The food was presented in many forms. As well as roasting and stewing, meat or fowl could be pounded to a paste, mixed with breadcrumbs, stock and eggs and poached like a dumpling, or mixed with other ingredients as a kind of custard. Sauces were made from herbs from the castle gardens mixed with wine, onions and spices, and mustard was widely used. These highly flavoured sauces often accompanied fish, which was eaten during Lent or on fasting days when meat was off the menu, producing dishes like Herring cooked with ginger, pepper and cinnamon. Vegetables featured too, the most common of which were peas and beans, and although these were staples of the pauper’s diet, they were also made into purees, the thicker the better, and served with onions and saffron for the wealthy. Fruits including apples, pears and peaches came to the table from the castle orchards, together with wild fruits and nuts from the lord’s woodlands and imported luxuries such as almonds, dates and oranges. On really special occasions such as weddings or Christmas, each course would end with the arrival of a ‘subtelty’, an elaborate piece of confectionary art, perhaps in the form of a swan or a ship or some festive motif, sometimes even gilded, and they were anything but subtle! Wine was bought by the barrel and decanted into jugs, but it was young and of lamentable quality and it didn’t keep, so it was often spiced to make it more palatable and served with the last course of cheese, fruits, nuts and wafers.


The end of a course at a banquet for Richard II is marked by the arrival of a ship subtelty, shown in the foreground

Even on ordinary days, the diners might be entertained at dinner. Many castles regularly employed the services of harpers, minstrels and jesters to entertain and amuse the guests with jokes, music, and songs of courtly love or heroic deeds. Once the meal was over, bowls of water came out for everyone to wash their hands again before the party dispersed to their various tasks and amusements and the tables were cleared. With the main meal of the day over, all that was left was a light supper taken in the late afternoon of, according to one account, “one dish not so substantial, and also light dishes, then cheese”. After such a substantial main meal, it’s a wonder anyone had room for anything else, but it does go to show that people clearly did follow the rules of modesty and restraint, and that they didn’t stuff their mouths or take overly big helpings…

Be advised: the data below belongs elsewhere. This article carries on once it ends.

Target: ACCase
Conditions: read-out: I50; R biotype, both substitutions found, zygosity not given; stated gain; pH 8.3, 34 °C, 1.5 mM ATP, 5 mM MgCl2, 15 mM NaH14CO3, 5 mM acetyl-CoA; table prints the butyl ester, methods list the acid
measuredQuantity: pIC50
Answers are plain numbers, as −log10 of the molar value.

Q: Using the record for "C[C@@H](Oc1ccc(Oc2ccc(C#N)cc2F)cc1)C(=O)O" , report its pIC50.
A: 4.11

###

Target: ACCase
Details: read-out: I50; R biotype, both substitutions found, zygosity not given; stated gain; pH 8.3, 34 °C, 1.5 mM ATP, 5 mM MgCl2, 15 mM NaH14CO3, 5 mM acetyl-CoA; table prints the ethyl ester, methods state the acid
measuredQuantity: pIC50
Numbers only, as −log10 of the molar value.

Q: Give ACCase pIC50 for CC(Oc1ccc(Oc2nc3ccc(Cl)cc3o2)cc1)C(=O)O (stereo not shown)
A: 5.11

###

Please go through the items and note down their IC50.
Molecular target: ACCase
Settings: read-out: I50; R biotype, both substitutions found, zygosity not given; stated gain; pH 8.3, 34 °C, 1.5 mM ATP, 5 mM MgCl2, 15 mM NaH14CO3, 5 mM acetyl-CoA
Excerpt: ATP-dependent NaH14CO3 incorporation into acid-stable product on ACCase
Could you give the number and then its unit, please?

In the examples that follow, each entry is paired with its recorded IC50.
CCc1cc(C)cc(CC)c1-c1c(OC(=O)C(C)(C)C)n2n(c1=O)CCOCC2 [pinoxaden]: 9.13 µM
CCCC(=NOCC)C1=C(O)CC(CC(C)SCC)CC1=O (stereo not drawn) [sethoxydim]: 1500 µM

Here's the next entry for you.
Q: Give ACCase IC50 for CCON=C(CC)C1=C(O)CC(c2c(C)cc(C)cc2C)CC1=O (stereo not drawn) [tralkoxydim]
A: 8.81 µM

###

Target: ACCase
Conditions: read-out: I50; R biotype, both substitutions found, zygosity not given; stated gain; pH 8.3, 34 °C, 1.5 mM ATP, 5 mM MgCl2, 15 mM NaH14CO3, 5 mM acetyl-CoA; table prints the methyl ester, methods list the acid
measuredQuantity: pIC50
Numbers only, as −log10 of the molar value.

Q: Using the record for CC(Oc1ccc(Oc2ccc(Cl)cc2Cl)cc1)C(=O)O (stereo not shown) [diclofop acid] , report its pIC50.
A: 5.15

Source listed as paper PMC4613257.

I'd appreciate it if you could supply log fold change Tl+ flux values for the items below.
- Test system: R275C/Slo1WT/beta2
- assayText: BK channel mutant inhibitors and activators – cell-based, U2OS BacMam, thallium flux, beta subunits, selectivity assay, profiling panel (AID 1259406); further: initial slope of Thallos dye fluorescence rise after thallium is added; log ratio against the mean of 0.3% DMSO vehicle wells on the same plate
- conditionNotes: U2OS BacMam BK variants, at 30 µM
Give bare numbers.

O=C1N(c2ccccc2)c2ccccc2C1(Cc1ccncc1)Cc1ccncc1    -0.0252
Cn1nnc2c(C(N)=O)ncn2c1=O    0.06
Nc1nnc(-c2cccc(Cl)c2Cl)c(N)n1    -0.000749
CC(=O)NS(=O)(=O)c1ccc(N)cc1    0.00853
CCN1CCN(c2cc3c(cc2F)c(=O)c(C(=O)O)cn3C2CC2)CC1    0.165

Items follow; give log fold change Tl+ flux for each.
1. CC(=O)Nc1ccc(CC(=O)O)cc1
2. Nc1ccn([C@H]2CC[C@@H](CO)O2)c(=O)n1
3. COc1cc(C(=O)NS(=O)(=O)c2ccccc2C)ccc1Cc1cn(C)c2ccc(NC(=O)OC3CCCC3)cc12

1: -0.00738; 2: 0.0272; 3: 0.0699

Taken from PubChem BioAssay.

Medieval musicians

Musicians were among those employed by the lord to entertain the diners

These past weeks I’ve been spending much more time in my own kitchen, preparing food and making all my own bread, and the process of producing a meal from scratch has made think of those busy castle kitchens. I wondered what all those medieval dishes tasted like, so I decided to have a go at recreating a few. The first recipe I tried is called Tart in Ymbre Day, or Ember Day Tart. Ember days were a set of three days – Wednesday, Friday and Sunday – of religious fasting observed during the first week of each seasonal quarter of the year. With meat off the menu on fasting days, cooks had to get creative in other ways. This tart was made with onions, which you parboil rather than fry, then mix them with butter, spices, herbs, cream cheese, eggs and some dried fruit, in this case sultanas, and the whole thing is baked in a home-made pastry shell. Medieval people didn’t distinguish sweet from savoury flavours as much as we do today, and the two were often mixed, so I was intrigued to see how my first foray into medieval cuisine would work out. Luckily, the result was a resounding success and Ember Day Tart met with lots of contented noises and demands for seconds.

Ember day tart

My first taste of the Middle Ages, Ember Day Tart

Now I’m hungry for more medieval culinary experiements. I want to get as close to medieval cooking as I can, so I’ve ordered a medieval fire pit, a cauldron to be suspended from a tripod over the flames, and a long-handled iron skillet to try out in the garden. So soon I’ll be rolling up my sleeves and losing myself in the smoke of the past, in the variety of flavours and aromas of the Middle Ages. And with luck, the results will open a window on the past, and give me a taste of one of those glorious castle dinners…